Avoiding GetDlgItem in MFC

Introduction

When you learned to program Windows in C, you learned about GetDlgItem. This is the way to get a handle for a control when you are working with a dialog. In C, it is the only way to get a window handle for the control. In C++/MFC, there is a better way. It makes about as much sense to use GetDlgItem in C++/MFC as it does to program Windows in assembly code. Yes, I know there are masochists who like to program Windows in assembly code. But it is rare that it is actually needed. Perhaps in the inner loop of a DSP algorithm, where you might drop a few of those fancy Pentium III opcodes inline, but the rest of the time it is insanity. The same is true of GetDlgItem. Actually, there is slightly more reason to use a raw GetDlgItem than there is to use assembly code, but the reasons represent rare and very uncommon cases.

My view is, if you are writing more than one GetDlgItem per year, you are probably not using C++/MFC correctly. Fortunately, there is a better, more elegant, and safer way to get access to controls using MFC.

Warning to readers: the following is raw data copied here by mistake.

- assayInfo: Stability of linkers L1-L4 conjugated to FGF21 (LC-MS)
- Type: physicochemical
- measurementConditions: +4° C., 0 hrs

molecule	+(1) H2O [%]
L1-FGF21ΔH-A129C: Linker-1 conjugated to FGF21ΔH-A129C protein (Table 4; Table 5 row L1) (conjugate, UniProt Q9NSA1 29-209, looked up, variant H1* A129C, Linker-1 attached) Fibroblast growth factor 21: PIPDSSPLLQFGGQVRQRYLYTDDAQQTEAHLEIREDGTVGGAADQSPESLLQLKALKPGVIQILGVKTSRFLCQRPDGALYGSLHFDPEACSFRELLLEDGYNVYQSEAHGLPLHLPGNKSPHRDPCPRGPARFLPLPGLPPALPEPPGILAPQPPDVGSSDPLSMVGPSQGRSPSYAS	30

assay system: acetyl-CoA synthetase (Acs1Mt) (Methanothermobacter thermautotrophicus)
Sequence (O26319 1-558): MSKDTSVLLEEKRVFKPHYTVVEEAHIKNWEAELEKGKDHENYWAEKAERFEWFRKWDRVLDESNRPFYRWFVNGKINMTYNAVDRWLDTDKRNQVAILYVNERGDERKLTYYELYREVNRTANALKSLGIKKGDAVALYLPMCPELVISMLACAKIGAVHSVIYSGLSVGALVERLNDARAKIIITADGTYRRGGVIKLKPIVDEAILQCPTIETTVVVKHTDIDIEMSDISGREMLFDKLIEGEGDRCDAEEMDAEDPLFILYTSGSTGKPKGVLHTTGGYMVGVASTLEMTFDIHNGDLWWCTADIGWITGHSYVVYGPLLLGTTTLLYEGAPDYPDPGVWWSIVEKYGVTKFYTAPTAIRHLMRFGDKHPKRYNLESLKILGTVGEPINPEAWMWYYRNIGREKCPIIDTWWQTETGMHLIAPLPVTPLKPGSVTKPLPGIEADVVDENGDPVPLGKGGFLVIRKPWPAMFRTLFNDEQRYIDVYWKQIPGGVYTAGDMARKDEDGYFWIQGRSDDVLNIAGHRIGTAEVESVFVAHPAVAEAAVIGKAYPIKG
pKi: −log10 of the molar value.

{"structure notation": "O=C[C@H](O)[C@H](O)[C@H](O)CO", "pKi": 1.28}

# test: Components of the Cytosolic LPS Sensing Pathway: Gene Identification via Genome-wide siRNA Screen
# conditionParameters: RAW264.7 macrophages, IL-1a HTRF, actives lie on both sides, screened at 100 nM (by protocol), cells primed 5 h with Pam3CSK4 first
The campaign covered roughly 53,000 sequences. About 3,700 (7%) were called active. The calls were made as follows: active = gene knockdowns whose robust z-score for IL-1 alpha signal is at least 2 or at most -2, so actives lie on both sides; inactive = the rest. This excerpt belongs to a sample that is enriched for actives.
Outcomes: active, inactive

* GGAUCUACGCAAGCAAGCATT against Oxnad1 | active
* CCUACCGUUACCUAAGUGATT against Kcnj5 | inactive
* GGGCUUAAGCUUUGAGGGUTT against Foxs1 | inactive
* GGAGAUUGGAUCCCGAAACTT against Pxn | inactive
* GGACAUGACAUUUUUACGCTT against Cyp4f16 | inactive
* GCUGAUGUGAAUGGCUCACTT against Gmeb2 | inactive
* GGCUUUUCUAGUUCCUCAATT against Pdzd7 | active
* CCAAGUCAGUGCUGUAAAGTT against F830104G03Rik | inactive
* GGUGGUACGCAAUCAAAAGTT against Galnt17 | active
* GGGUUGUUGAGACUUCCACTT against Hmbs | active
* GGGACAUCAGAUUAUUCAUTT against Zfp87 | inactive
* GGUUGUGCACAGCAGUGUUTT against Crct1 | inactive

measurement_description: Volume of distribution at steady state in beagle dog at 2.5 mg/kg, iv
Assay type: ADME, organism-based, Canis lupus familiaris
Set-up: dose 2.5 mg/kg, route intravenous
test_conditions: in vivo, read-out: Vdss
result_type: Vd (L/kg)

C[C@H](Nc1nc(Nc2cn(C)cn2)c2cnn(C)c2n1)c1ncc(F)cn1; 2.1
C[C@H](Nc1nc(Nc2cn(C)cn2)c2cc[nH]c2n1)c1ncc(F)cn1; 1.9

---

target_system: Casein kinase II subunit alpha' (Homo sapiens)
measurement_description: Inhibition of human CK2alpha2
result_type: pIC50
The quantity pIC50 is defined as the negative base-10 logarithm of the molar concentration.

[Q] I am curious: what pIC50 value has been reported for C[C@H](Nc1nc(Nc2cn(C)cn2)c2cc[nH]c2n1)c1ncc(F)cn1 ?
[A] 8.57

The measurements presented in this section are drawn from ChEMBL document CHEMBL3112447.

Note that you should almost never use UpdateData in a dialog. If you use it, you should use it only in a modeless dialog. There is, as far as I can tell, absolutely no excuse for using UpdateData in a modal dialog. I discuss this in much more detail in another essay. But the techniques shown here are fundamental to avoiding the use of UpdateData as well. A simple rule: If you're calling UpdateData in a modal dialog, you're not using MFC correctly.

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